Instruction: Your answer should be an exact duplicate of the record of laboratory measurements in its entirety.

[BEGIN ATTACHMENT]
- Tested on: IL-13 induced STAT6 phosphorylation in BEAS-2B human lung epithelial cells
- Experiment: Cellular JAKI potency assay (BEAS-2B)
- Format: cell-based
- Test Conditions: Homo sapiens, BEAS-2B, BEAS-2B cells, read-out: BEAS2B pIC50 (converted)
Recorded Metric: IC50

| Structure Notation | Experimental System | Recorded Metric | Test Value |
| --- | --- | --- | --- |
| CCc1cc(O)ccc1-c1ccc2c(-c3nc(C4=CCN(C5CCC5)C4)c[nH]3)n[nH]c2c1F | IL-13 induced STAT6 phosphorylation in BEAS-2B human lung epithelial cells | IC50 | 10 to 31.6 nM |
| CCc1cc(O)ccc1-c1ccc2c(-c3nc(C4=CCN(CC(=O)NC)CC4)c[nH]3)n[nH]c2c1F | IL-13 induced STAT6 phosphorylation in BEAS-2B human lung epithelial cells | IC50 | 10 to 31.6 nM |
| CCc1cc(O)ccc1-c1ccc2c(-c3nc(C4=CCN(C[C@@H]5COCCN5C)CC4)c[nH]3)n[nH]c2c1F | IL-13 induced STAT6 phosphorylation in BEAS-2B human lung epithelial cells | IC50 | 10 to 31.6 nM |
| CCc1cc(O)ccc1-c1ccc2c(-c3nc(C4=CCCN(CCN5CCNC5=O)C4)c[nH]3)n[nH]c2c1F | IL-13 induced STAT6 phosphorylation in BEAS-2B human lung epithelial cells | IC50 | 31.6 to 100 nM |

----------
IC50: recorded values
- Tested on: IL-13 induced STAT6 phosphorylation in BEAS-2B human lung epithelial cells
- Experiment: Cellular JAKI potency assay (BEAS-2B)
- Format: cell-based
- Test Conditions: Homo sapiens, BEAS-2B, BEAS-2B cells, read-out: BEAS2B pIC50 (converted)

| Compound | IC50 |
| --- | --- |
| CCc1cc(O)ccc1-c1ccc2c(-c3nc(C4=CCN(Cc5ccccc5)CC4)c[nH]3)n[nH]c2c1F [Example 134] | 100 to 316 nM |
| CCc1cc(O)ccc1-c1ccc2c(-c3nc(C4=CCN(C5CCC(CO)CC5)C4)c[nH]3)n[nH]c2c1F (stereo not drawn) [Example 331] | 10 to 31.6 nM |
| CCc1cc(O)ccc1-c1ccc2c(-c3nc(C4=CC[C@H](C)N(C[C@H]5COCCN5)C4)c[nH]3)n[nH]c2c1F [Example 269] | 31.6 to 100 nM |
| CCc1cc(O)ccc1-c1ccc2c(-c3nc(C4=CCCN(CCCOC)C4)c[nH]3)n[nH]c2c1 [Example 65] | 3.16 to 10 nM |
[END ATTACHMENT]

- Tested on: IL-13 induced STAT6 phosphorylation in BEAS-2B human lung epithelial cells
- Experiment: Cellular JAKI potency assay (BEAS-2B)
- Format: cell-based
- Test Conditions: Homo sapiens, BEAS-2B, BEAS-2B cells, read-out: BEAS2B pIC50 (converted)
Recorded Metric: IC50

| Structure Notation | Experimental System | Recorded Metric | Test Value |
| --- | --- | --- | --- |
| CCc1cc(O)ccc1-c1ccc2c(-c3nc(C4=CCN(C5CCC5)C4)c[nH]3)n[nH]c2c1F | IL-13 induced STAT6 phosphorylation in BEAS-2B human lung epithelial cells | IC50 | 10 to 31.6 nM |
| CCc1cc(O)ccc1-c1ccc2c(-c3nc(C4=CCN(CC(=O)NC)CC4)c[nH]3)n[nH]c2c1F | IL-13 induced STAT6 phosphorylation in BEAS-2B human lung epithelial cells | IC50 | 10 to 31.6 nM |
| CCc1cc(O)ccc1-c1ccc2c(-c3nc(C4=CCN(C[C@@H]5COCCN5C)CC4)c[nH]3)n[nH]c2c1F | IL-13 induced STAT6 phosphorylation in BEAS-2B human lung epithelial cells | IC50 | 10 to 31.6 nM |
| CCc1cc(O)ccc1-c1ccc2c(-c3nc(C4=CCCN(CCN5CCNC5=O)C4)c[nH]3)n[nH]c2c1F | IL-13 induced STAT6 phosphorylation in BEAS-2B human lung epithelial cells | IC50 | 31.6 to 100 nM |

----------
IC50: recorded values
- Tested on: IL-13 induced STAT6 phosphorylation in BEAS-2B human lung epithelial cells
- Experiment: Cellular JAKI potency assay (BEAS-2B)
- Format: cell-based
- Test Conditions: Homo sapiens, BEAS-2B, BEAS-2B cells, read-out: BEAS2B pIC50 (converted)

| Compound | IC50 |
| --- | --- |
| CCc1cc(O)ccc1-c1ccc2c(-c3nc(C4=CCN(Cc5ccccc5)CC4)c[nH]3)n[nH]c2c1F [Example 134] | 100 to 316 nM |
| CCc1cc(O)ccc1-c1ccc2c(-c3nc(C4=CCN(C5CCC(CO)CC5)C4)c[nH]3)n[nH]c2c1F (stereo not drawn) [Example 331] | 10 to 31.6 nM |
| CCc1cc(O)ccc1-c1ccc2c(-c3nc(C4=CC[C@H](C)N(C[C@H]5COCCN5)C4)c[nH]3)n[nH]c2c1F [Example 269] | 31.6 to 100 nM |
| CCc1cc(O)ccc1-c1ccc2c(-c3nc(C4=CCCN(CCCOC)C4)c[nH]3)n[nH]c2c1 [Example 65] | 3.16 to 10 nM |